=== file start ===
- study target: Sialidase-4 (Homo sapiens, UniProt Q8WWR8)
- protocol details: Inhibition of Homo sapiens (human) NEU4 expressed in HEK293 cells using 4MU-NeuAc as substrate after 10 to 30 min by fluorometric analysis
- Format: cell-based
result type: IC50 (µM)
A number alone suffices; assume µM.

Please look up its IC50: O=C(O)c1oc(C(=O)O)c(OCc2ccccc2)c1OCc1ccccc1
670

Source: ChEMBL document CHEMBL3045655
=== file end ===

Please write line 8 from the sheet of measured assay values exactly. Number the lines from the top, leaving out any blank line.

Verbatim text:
Source: ChEMBL document CHEMBL3045655